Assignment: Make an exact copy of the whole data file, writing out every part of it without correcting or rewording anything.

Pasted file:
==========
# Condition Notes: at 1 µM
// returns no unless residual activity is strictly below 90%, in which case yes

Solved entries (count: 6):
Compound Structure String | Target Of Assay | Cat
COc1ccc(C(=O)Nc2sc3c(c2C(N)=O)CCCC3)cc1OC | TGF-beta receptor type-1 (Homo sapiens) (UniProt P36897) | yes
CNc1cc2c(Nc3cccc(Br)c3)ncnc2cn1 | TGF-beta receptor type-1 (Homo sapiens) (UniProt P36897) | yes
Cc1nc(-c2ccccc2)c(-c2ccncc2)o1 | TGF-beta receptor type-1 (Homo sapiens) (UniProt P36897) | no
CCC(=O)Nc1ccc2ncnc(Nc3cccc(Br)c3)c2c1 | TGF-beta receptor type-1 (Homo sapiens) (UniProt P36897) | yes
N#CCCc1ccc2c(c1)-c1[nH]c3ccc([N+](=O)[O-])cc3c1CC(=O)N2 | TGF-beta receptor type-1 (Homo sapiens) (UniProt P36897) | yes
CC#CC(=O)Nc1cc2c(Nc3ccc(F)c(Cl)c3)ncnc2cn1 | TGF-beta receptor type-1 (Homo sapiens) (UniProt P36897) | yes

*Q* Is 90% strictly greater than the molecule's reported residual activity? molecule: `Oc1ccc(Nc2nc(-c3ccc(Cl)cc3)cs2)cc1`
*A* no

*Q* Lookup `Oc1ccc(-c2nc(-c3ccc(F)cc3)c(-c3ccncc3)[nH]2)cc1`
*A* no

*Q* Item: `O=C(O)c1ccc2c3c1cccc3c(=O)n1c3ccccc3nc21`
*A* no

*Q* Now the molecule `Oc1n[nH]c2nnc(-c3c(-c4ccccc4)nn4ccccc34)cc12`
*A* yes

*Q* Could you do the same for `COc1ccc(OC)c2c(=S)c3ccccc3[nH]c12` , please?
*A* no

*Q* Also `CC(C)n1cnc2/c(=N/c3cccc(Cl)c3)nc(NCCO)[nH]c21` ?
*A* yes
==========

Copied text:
# Condition Notes: at 1 µM
// returns no unless residual activity is strictly below 90%, in which case yes

Solved entries (count: 6):
Compound Structure String | Target Of Assay | Cat
COc1ccc(C(=O)Nc2sc3c(c2C(N)=O)CCCC3)cc1OC | TGF-beta receptor type-1 (Homo sapiens) (UniProt P36897) | yes
CNc1cc2c(Nc3cccc(Br)c3)ncnc2cn1 | TGF-beta receptor type-1 (Homo sapiens) (UniProt P36897) | yes
Cc1nc(-c2ccccc2)c(-c2ccncc2)o1 | TGF-beta receptor type-1 (Homo sapiens) (UniProt P36897) | no
CCC(=O)Nc1ccc2ncnc(Nc3cccc(Br)c3)c2c1 | TGF-beta receptor type-1 (Homo sapiens) (UniProt P36897) | yes
N#CCCc1ccc2c(c1)-c1[nH]c3ccc([N+](=O)[O-])cc3c1CC(=O)N2 | TGF-beta receptor type-1 (Homo sapiens) (UniProt P36897) | yes
CC#CC(=O)Nc1cc2c(Nc3ccc(F)c(Cl)c3)ncnc2cn1 | TGF-beta receptor type-1 (Homo sapiens) (UniProt P36897) | yes

*Q* Is 90% strictly greater than the molecule's reported residual activity? molecule: `Oc1ccc(Nc2nc(-c3ccc(Cl)cc3)cs2)cc1`
*A* no

*Q* Lookup `Oc1ccc(-c2nc(-c3ccc(F)cc3)c(-c3ccncc3)[nH]2)cc1`
*A* no

*Q* Item: `O=C(O)c1ccc2c3c1cccc3c(=O)n1c3ccccc3nc21`
*A* no

*Q* Now the molecule `Oc1n[nH]c2nnc(-c3c(-c4ccccc4)nn4ccccc34)cc12`
*A* yes

*Q* Could you do the same for `COc1ccc(OC)c2c(=S)c3ccccc3[nH]c12` , please?
*A* no

*Q* Also `CC(C)n1cnc2/c(=N/c3cccc(Cl)c3)nc(NCCO)[nH]c21` ?
*A* yes